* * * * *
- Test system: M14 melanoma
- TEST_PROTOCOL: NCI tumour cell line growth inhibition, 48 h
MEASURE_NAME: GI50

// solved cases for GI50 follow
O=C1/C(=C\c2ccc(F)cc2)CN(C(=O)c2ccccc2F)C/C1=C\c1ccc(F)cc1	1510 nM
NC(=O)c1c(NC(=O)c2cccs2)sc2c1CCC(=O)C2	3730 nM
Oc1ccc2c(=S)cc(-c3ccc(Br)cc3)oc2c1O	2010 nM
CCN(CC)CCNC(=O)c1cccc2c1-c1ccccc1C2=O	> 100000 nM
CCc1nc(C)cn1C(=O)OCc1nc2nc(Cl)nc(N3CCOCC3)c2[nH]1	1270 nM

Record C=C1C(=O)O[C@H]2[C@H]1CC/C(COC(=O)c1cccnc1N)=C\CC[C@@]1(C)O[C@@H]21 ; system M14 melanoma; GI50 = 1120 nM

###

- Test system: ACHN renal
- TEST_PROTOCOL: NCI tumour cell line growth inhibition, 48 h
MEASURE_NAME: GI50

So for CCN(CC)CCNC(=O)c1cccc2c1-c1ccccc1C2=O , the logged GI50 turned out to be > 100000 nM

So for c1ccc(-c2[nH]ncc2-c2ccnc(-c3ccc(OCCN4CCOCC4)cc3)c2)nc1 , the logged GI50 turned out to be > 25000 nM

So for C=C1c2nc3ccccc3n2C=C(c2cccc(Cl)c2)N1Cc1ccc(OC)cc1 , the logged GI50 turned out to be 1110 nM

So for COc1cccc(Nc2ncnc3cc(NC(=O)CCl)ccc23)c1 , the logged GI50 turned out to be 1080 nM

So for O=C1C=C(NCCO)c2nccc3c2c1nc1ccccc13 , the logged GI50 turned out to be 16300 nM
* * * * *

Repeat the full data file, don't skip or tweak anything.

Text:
- Test system: M14 melanoma
- TEST_PROTOCOL: NCI tumour cell line growth inhibition, 48 h
MEASURE_NAME: GI50

// solved cases for GI50 follow
O=C1/C(=C\c2ccc(F)cc2)CN(C(=O)c2ccccc2F)C/C1=C\c1ccc(F)cc1	1510 nM
NC(=O)c1c(NC(=O)c2cccs2)sc2c1CCC(=O)C2	3730 nM
Oc1ccc2c(=S)cc(-c3ccc(Br)cc3)oc2c1O	2010 nM
CCN(CC)CCNC(=O)c1cccc2c1-c1ccccc1C2=O	> 100000 nM
CCc1nc(C)cn1C(=O)OCc1nc2nc(Cl)nc(N3CCOCC3)c2[nH]1	1270 nM

Record C=C1C(=O)O[C@H]2[C@H]1CC/C(COC(=O)c1cccnc1N)=C\CC[C@@]1(C)O[C@@H]21 ; system M14 melanoma; GI50 = 1120 nM

###

- Test system: ACHN renal
- TEST_PROTOCOL: NCI tumour cell line growth inhibition, 48 h
MEASURE_NAME: GI50

So for CCN(CC)CCNC(=O)c1cccc2c1-c1ccccc1C2=O , the logged GI50 turned out to be > 100000 nM

So for c1ccc(-c2[nH]ncc2-c2ccnc(-c3ccc(OCCN4CCOCC4)cc3)c2)nc1 , the logged GI50 turned out to be > 25000 nM

So for C=C1c2nc3ccccc3n2C=C(c2cccc(Cl)c2)N1Cc1ccc(OC)cc1 , the logged GI50 turned out to be 1110 nM

So for COc1cccc(Nc2ncnc3cc(NC(=O)CCl)ccc23)c1 , the logged GI50 turned out to be 1080 nM

So for O=C1C=C(NCCO)c2nccc3c2c1nc1ccccc13 , the logged GI50 turned out to be 16300 nM